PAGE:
Traveler and guide cross a river while hiking to Actun Tunichil Muknal
Ancient Maya pottery in the Actun Tunichil cave
One of nature's incredible formations in the ATM cave
Headlights on helmets light the way through the ATM cave to the Cathedral
Traveler, Elizabeth Coughlan, shares some of her experiences exploring the Actun Tunichil Muknal (or ATM) cave in Belize. Learn a little about the logistics, the how-tos and what to expect. I can tell you from personal experience, you can prepare all you want for this tour, but there is no way to predict what the journey to this archaeological treasure will mean to you. I'll try and avoid sentimentality, but the ATM cave is exceptional and dramatic. It pulses with energy -- its intriguing history is easily rivaled by its surprising beauty. I had the privilege to explore ATM in 2005, and it is still stands out as one of the most memorable experiences I have ever encountered in my travels.
By Elizabeth Coughlan
Skull from one of the skeletons found in The Cathedral
Our tour of the Actun Tunichil Muknal (ATM) cave in Belize was a truly amazing experience, and not for the faint-hearted! Although you don't have to be an experienced rock climber to explore the cave, you do need to be in good shape to cope with the ruggedness of the terrain. But we wouldn't have missed it for anything!
The Actun Tunichil Muknal cave (Cave of the Stone Sepulcher) was, and is, a sacred place for the Mayas. They possibly thought that caves led to the underworld (Xibalba), and were places of sacrifice and religious ceremonies to the gods there. The site was excavated between 1996 and 2000 and about 200 pottery pieces and 14 skeletons were discovered. Many of these remain in the cave today, and excavation continue, making it a living museum.
The ATM cave is located in Belize's 6,700-acre Tapir Mountain Nature Reserve, and due to its historical significance and fragility, only a few tour companies are licensed to take trips there. We were advised to wear shorts and T-shirts with socks and closed-toe shoes or boots and to take extra clothing to change into at the end of the tour. You're going to get wet on this adventure. Swim suits are not necessary, but quick-dry clothing is recommended. It was also impressed upon us that, for our own safety, we had to comply with the guide's instructions and keep with the group at all times.
We left San Ignacio at 8:30 a.m. and drove for about 45 minutes, until we arrived at the Tapir Mountain Nature Reserve. Once there, Carlos and Jaime, our guides, gave us helmets, dry bags and lunch packs in preparation for our trek through the jungle. Our trek took us over three lots of river, through knee-deep water and over slippery rocks, but it wasn't really hard going. As we hiked, Jaime and Carlos told us about various plants on the way, accompanied by the all-too-human screeches of the howler monkeys. Apparently, there also tapir, jaguar, silky anteaters and white-tailed deer in the jungle, but, unsurprisingly, we didn't see anything as we crashed about on the uneven ground. We did see lots of termites though, and some of our party even ate some, at Jaime's prompting. Yuk!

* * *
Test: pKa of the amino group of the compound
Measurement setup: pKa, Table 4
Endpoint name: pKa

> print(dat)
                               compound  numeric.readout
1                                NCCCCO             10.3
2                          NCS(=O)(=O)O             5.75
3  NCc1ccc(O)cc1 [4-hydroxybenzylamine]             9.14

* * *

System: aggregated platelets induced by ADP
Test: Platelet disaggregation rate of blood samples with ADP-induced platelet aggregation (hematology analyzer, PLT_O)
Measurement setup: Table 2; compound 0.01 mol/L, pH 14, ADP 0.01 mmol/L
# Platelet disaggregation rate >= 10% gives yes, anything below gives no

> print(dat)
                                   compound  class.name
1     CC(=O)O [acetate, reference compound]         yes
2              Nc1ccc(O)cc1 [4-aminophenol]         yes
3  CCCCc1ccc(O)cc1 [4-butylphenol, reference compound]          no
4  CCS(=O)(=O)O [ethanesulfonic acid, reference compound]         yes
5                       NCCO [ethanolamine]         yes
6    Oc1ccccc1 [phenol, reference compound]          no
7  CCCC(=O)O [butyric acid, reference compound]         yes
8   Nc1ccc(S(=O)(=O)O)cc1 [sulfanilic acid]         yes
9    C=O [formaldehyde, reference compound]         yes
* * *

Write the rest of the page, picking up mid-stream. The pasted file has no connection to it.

After about an hour, we arrived at the encampment, in front of the entrance to the cave, where we ate lunch and divested ourselves of everything but our cameras and the clothes we were wearing. The hourglass-shaped entrance to the cave is filled with blue-green water, shimmering among the moss-covered rocks and lush jungle foliage. We divided into two groups and, helmets on and cameras in the dry bags, we ventured into the water and the darkness of the cave. After the heat of the jungle, it was refreshing, although rather eerie as only our headlamps lit our way ahead. Tiny fish nibbled at our legs and suddenly there was a great fluttering of wings as our shrieks disturbed the bats from their sleep; we were grateful for the helmets!
After the short swim, we climbed out onto dry land and clambered up over the rocks. Our headlamps flashed around the cave as we ducked and dove, picking out the stalactites and stalagmites and white flowstone hanging like drapes. For about 2 hours, we slithered in and out of water as we slowly progressed through the cave, until we reached a large dry cathedral-like cavern. Here, we had to take off our shoes and carry on in our socks to preserve the floor of the cave from damage by the oil in our skin and because, for the local people, this is still a sacred place.
This was the ancient place of sacrifice for the Mayas. Bits of broken pottery, dating back a thousand years, littered the floor. In the light from our headlamps, we glimpsed the occasional skull and the remains of 6 of the 14 skeletons already discovered by archaeologists. Jaime then led us up a rickety ladder to a separate cavern where the skeleton of the "Cristal Lady" lay, so-called because the dripping calcite has coated her bones. She is sprawled on the floor, with one leg akimbo, and is believed to have been about 16 to 19 years of age at her death. Hers is the only female skeleton - all the others are male. Archaeologists believe that she was sacrificed to Chac, a god of the underworld, to ask him for rain during a time of drought.
By this time, we were quite cold and tired and still had the return journey to do. There was no other way out, however, and the journey back I was grateful for the time to reflect. Everyone was quiet and thoughtful. We had seen something quite extraordinary. We finished our adventure exhausted and with a few acquired minor scrapes and bruises, but we had loved every minute. Would we do it again? In a heartbeat!